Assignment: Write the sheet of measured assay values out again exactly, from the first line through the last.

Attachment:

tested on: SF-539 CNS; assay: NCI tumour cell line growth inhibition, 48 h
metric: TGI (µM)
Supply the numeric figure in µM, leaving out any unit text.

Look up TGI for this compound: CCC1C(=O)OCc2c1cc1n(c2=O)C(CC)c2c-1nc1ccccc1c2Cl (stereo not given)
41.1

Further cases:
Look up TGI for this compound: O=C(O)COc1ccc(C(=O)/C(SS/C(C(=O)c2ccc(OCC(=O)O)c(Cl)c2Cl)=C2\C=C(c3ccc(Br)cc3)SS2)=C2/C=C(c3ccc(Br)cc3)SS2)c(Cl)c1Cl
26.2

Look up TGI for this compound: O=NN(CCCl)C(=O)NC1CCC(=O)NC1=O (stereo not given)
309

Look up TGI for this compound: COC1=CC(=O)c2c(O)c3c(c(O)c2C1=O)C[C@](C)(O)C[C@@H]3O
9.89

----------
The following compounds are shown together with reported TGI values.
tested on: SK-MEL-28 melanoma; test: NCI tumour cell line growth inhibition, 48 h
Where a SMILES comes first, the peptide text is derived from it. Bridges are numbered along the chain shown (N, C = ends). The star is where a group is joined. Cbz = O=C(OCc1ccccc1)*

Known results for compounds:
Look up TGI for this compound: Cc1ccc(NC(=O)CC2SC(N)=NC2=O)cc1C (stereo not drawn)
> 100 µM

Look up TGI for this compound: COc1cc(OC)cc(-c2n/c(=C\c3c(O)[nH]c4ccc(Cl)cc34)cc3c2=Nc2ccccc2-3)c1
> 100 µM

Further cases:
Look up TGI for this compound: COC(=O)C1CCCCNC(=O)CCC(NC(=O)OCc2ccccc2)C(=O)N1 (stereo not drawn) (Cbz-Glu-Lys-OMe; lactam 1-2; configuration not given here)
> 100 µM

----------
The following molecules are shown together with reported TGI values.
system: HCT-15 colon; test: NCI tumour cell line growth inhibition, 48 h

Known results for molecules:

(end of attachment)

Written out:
tested on: SF-539 CNS; assay: NCI tumour cell line growth inhibition, 48 h
metric: TGI (µM)
Supply the numeric figure in µM, leaving out any unit text.

Look up TGI for this compound: CCC1C(=O)OCc2c1cc1n(c2=O)C(CC)c2c-1nc1ccccc1c2Cl (stereo not given)
41.1

Further cases:
Look up TGI for this compound: O=C(O)COc1ccc(C(=O)/C(SS/C(C(=O)c2ccc(OCC(=O)O)c(Cl)c2Cl)=C2\C=C(c3ccc(Br)cc3)SS2)=C2/C=C(c3ccc(Br)cc3)SS2)c(Cl)c1Cl
26.2

Look up TGI for this compound: O=NN(CCCl)C(=O)NC1CCC(=O)NC1=O (stereo not given)
309

Look up TGI for this compound: COC1=CC(=O)c2c(O)c3c(c(O)c2C1=O)C[C@](C)(O)C[C@@H]3O
9.89

----------
The following compounds are shown together with reported TGI values.
tested on: SK-MEL-28 melanoma; test: NCI tumour cell line growth inhibition, 48 h
Where a SMILES comes first, the peptide text is derived from it. Bridges are numbered along the chain shown (N, C = ends). The star is where a group is joined. Cbz = O=C(OCc1ccccc1)*

Known results for compounds:
Look up TGI for this compound: Cc1ccc(NC(=O)CC2SC(N)=NC2=O)cc1C (stereo not drawn)
> 100 µM

Look up TGI for this compound: COc1cc(OC)cc(-c2n/c(=C\c3c(O)[nH]c4ccc(Cl)cc34)cc3c2=Nc2ccccc2-3)c1
> 100 µM

Further cases:
Look up TGI for this compound: COC(=O)C1CCCCNC(=O)CCC(NC(=O)OCc2ccccc2)C(=O)N1 (stereo not drawn) (Cbz-Glu-Lys-OMe; lactam 1-2; configuration not given here)
> 100 µM

----------
The following molecules are shown together with reported TGI values.
system: HCT-15 colon; test: NCI tumour cell line growth inhibition, 48 h

Known results for molecules: